Northern Cheyenne’s youngest Tribal Councilwoman Silver Little Eagle was brutally attacked and left for dead on May 16 in Billings, according to a GoFundMe started to raise funds for her legal and medical funds.
According to the GoFundMe, Little Eagle was attacked in Billings last week and suffered severe physical injuries as well as having her car and personal belongings stolen. Since the attack, the GoFundMe said she has experienced “further threats of violence, cyberbullying, defamation of character, and harassment by the assailants and people in her own community.”
The case is being handled by the Yellowstone County Attorney’s Office, who did not immediately respond to a request for comment on the case.
If she had not been found by a family member, she may have died, the donation page said. Adding, “We are calling for justice and that the perpetrators are prosecuted for this crime. This incident is another painful reminder that Montana has the highest number of cases of Missing and Murdered Indigenous Women in the country!”
The GoFundMe was started late Friday night and as of Saturday morning has raised $5,450 of its $8,000 goal. Little Eagle is the 7th generation of Little Wolf and Woodenleg and a descendant of Humpback Woman and Little Eagle, according to a profile of the councilwoman by Western Native Voice. She was part of a historic 2020 Tribal Council election where all five open seats, as well as the Tribal presidency and vice presidency, were filled by women, according to Native Business.
Sen. Shane Morigeau, D-Missoula, said he watched Little Eagle’s campaign from afar and was impressed. “I saw a young motivated, sharp woman who wanted to get involved in promoting positive changes in her community and it seemed that she had that perspective of a young leader that’s so important for her community.”
Little Eagle was selected to be a Native American Youth Leadership Alliance fellow in 2018 and that is where she met Amber Morning Star Byars. “She was a really beautiful person and a leader and I admire the work she has done for her community. It’s really heartbreaking to hear something like this,” Byars said Saturday.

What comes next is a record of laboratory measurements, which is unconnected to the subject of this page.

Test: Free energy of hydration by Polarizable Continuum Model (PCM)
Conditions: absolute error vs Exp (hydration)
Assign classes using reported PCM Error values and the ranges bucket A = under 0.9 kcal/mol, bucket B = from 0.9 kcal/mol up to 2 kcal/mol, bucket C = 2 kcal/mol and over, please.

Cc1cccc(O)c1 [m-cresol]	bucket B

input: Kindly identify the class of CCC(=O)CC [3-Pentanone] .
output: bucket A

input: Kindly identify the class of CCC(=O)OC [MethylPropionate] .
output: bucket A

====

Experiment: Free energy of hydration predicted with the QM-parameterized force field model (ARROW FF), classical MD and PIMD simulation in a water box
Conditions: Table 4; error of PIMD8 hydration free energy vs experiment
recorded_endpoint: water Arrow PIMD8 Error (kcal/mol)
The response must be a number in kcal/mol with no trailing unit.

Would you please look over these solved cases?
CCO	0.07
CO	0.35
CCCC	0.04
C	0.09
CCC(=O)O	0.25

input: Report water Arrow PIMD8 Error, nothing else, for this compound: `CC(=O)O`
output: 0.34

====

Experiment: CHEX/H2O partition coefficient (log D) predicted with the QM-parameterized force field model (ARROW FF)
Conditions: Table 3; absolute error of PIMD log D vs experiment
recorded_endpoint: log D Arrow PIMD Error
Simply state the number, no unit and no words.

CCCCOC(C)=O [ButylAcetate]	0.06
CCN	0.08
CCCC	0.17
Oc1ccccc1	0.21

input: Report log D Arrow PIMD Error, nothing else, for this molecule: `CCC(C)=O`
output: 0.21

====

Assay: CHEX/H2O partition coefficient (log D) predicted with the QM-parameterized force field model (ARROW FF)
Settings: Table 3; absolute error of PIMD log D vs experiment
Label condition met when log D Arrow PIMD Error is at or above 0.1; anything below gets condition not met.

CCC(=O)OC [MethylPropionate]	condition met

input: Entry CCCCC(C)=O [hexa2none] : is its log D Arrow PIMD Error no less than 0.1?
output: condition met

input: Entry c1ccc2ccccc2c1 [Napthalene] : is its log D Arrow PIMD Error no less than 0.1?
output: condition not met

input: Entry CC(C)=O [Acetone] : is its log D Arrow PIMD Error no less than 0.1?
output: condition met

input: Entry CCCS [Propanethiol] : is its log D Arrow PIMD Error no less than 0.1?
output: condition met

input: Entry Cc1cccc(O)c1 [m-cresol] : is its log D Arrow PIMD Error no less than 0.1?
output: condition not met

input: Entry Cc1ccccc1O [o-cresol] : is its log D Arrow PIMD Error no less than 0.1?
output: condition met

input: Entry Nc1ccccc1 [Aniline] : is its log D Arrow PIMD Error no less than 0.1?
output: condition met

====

Keaton Sunchild, political director at Western Native Voice, called the incident tragic.
“Obviously, this isn’t an isolated incident,” Sunchild said. “It’s happening all over not just on reservations but also in urban areas. If it can happen in Billings, it can truly happen anywhere.” He added, “If the attackers are confident enough to go after an elected official, it shows the power structure that we have created in Montana where Native Americans are looked at less than in society.”
As Silver Eagle recovers from the attack, she is still facing threats, according to the GoFundMe.
“Those who continue to bring slanderous gossip and lies against Councilwoman Little Eagle must realize this violent crime could have happened to your daughter, sister, or granddaughter … The fact remains that this was a brutal unprovoked attack spurred by jealousy and hate,” the post read.
On Twitter people expressed well wishes for Little Eagle. “Councilwoman Little Eagle was nearly killed last week. She is only 23, part of a new generation of Montana leaders, and she is *still* being openly threatened as she recovers. Many of us can only wish we had her courage in leadership and in healing,” former Montana state Rep. Tom Winter Wrote.
My beautiful friend Silver Little Eagle, Northern Cheyenne’s youngest council member, was robbed and beaten within an inch of her life yesterday in Billings, MT. Please share this. Please pray for her. Please help end violence against Native women. #justiceforsilver pic.twitter.com/0AekTG9InA
— Amber Morning Star Byars (@amsbyars) May 21, 2021
Little Eagle’s incident is part of a much bigger problem regarding violence toward indigenous women in the state, Rep. Jonathan Windy Boy, D-Box Elder said. “There has been an increase on this particular issue and some point in time society needs to accept,” he said. Additionally, he said more needs to be done to combat it. “More resources need to be put into it but the Legislature’s history of helping them isn’t very promising … they have better things to fund I guess.”
As of May 11, there were 57 missing indigenous people in Montana with a large majority of them being women, according to data presented at the most recent Missing Indigenous Persons Task Force meeting.
“We also ask that you continue to advocate for justice so that these violent attackers will be arrested and prosecuted,” the post said.
Keith Schubert is a reporter with the Daily Montanan. He can be reached by email at [email protected], by text or call at 406-475-2954 and on Twitter @keithsch94